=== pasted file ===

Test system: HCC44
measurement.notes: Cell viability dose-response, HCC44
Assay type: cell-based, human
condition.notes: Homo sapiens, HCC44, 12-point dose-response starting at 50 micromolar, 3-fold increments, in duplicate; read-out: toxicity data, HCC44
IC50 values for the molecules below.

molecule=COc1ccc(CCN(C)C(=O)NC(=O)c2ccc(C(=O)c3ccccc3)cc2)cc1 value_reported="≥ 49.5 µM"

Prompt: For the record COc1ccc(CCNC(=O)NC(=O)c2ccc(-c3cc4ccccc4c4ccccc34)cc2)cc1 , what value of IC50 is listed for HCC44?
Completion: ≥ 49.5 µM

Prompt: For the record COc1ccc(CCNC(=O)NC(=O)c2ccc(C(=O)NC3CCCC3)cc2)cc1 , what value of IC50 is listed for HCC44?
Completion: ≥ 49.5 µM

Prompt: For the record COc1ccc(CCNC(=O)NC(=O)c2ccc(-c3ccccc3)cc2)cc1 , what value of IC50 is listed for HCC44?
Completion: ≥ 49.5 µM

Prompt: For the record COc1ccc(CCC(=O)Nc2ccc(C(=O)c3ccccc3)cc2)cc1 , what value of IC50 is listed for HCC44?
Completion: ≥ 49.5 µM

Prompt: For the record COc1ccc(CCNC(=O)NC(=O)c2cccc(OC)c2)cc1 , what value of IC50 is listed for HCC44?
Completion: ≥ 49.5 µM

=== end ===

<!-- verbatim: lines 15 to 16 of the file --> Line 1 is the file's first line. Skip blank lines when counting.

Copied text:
Prompt: For the record COc1ccc(CCNC(=O)NC(=O)c2cccc(OC)c2)cc1 , what value of IC50 is listed for HCC44?
Completion: ≥ 49.5 µM